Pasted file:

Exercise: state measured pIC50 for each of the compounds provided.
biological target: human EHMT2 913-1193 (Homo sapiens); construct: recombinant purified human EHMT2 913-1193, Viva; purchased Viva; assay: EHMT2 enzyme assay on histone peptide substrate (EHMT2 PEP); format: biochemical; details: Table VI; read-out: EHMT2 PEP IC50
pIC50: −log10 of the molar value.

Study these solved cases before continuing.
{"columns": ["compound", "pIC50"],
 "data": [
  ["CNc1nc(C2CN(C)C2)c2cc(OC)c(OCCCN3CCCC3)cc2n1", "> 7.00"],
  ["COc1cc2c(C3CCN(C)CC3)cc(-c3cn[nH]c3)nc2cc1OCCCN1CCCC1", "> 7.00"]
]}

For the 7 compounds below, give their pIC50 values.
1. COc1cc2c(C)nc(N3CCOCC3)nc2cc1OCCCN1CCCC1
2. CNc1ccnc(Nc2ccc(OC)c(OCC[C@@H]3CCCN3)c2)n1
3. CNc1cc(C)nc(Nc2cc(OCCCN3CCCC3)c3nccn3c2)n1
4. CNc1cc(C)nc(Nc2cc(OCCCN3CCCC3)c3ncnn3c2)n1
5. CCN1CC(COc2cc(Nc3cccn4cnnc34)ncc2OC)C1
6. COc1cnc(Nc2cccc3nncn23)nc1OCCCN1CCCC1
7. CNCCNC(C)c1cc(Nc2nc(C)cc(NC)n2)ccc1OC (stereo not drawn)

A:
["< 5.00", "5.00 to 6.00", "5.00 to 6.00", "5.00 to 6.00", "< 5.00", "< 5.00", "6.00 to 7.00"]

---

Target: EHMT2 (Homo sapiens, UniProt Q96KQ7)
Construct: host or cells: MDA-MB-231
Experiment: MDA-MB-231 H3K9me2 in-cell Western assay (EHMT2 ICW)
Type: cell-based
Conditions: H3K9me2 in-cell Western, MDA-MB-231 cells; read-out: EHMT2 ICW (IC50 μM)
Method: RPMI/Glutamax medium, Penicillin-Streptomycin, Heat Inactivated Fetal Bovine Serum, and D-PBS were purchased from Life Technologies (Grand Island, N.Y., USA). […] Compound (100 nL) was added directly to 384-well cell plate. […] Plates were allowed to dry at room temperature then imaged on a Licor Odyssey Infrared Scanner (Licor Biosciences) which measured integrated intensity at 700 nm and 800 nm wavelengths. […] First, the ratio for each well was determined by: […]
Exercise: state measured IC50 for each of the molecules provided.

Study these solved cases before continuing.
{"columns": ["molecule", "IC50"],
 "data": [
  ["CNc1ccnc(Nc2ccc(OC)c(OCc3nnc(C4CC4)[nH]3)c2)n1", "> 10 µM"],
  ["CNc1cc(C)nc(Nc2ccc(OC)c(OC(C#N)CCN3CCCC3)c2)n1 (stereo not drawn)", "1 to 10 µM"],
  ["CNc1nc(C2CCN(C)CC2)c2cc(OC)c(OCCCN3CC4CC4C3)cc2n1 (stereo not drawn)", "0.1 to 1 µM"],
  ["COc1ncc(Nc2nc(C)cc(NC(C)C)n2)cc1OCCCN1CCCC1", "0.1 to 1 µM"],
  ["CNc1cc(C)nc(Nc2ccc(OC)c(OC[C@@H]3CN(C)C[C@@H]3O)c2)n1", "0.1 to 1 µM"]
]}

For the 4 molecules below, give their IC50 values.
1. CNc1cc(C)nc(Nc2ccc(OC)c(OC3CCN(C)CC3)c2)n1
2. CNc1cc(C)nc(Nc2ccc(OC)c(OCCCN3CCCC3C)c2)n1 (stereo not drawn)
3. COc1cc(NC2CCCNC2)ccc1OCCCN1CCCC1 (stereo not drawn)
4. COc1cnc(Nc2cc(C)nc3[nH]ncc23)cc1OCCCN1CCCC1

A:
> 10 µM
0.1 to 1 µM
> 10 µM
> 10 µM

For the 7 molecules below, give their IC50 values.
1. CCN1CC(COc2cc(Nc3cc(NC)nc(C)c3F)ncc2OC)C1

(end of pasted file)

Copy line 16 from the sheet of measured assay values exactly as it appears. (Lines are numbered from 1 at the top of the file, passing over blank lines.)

6. COc1cnc(Nc2cccc3nncn23)nc1OCCCN1CCCC1